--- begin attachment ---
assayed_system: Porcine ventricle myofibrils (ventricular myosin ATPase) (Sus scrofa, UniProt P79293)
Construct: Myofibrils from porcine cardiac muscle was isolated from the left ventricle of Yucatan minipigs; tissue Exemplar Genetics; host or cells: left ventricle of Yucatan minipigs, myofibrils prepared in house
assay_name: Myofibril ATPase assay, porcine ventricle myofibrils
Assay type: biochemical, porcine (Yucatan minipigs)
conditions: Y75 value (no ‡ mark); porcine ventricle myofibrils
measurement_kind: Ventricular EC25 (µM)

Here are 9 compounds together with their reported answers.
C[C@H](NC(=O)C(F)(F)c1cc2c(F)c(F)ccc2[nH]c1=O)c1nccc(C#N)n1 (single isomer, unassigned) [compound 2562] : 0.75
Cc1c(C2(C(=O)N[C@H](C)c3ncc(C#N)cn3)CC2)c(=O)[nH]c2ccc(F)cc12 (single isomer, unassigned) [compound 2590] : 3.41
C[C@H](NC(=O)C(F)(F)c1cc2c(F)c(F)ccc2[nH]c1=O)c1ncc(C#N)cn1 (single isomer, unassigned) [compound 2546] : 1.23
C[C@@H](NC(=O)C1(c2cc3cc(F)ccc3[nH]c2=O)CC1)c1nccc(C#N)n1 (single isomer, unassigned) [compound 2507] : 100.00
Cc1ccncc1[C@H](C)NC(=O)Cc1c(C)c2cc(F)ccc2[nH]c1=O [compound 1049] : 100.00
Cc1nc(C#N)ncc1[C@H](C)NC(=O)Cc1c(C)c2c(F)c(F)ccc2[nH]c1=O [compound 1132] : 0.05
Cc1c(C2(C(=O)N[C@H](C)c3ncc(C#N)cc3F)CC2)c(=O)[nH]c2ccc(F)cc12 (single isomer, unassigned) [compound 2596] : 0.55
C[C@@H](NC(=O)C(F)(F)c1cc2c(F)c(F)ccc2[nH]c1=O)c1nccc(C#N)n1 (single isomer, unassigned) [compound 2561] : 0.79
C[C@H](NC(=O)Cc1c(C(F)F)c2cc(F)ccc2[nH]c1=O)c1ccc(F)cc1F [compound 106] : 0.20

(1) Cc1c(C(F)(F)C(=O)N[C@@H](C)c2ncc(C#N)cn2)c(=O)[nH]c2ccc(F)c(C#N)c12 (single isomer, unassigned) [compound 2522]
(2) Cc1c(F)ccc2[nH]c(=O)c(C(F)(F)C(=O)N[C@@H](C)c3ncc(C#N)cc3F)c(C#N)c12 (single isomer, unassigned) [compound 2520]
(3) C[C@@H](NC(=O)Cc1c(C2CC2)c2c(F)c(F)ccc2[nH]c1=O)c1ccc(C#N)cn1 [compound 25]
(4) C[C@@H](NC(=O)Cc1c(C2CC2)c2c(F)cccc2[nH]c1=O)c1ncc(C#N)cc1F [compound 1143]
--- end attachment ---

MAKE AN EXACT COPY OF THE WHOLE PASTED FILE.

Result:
assayed_system: Porcine ventricle myofibrils (ventricular myosin ATPase) (Sus scrofa, UniProt P79293)
Construct: Myofibrils from porcine cardiac muscle was isolated from the left ventricle of Yucatan minipigs; tissue Exemplar Genetics; host or cells: left ventricle of Yucatan minipigs, myofibrils prepared in house
assay_name: Myofibril ATPase assay, porcine ventricle myofibrils
Assay type: biochemical, porcine (Yucatan minipigs)
conditions: Y75 value (no ‡ mark); porcine ventricle myofibrils
measurement_kind: Ventricular EC25 (µM)

Here are 9 compounds together with their reported answers.
C[C@H](NC(=O)C(F)(F)c1cc2c(F)c(F)ccc2[nH]c1=O)c1nccc(C#N)n1 (single isomer, unassigned) [compound 2562] : 0.75
Cc1c(C2(C(=O)N[C@H](C)c3ncc(C#N)cn3)CC2)c(=O)[nH]c2ccc(F)cc12 (single isomer, unassigned) [compound 2590] : 3.41
C[C@H](NC(=O)C(F)(F)c1cc2c(F)c(F)ccc2[nH]c1=O)c1ncc(C#N)cn1 (single isomer, unassigned) [compound 2546] : 1.23
C[C@@H](NC(=O)C1(c2cc3cc(F)ccc3[nH]c2=O)CC1)c1nccc(C#N)n1 (single isomer, unassigned) [compound 2507] : 100.00
Cc1ccncc1[C@H](C)NC(=O)Cc1c(C)c2cc(F)ccc2[nH]c1=O [compound 1049] : 100.00
Cc1nc(C#N)ncc1[C@H](C)NC(=O)Cc1c(C)c2c(F)c(F)ccc2[nH]c1=O [compound 1132] : 0.05
Cc1c(C2(C(=O)N[C@H](C)c3ncc(C#N)cc3F)CC2)c(=O)[nH]c2ccc(F)cc12 (single isomer, unassigned) [compound 2596] : 0.55
C[C@@H](NC(=O)C(F)(F)c1cc2c(F)c(F)ccc2[nH]c1=O)c1nccc(C#N)n1 (single isomer, unassigned) [compound 2561] : 0.79
C[C@H](NC(=O)Cc1c(C(F)F)c2cc(F)ccc2[nH]c1=O)c1ccc(F)cc1F [compound 106] : 0.20

(1) Cc1c(C(F)(F)C(=O)N[C@@H](C)c2ncc(C#N)cn2)c(=O)[nH]c2ccc(F)c(C#N)c12 (single isomer, unassigned) [compound 2522]
(2) Cc1c(F)ccc2[nH]c(=O)c(C(F)(F)C(=O)N[C@@H](C)c3ncc(C#N)cc3F)c(C#N)c12 (single isomer, unassigned) [compound 2520]
(3) C[C@@H](NC(=O)Cc1c(C2CC2)c2c(F)c(F)ccc2[nH]c1=O)c1ccc(C#N)cn1 [compound 25]
(4) C[C@@H](NC(=O)Cc1c(C2CC2)c2c(F)cccc2[nH]c1=O)c1ncc(C#N)cc1F [compound 1143]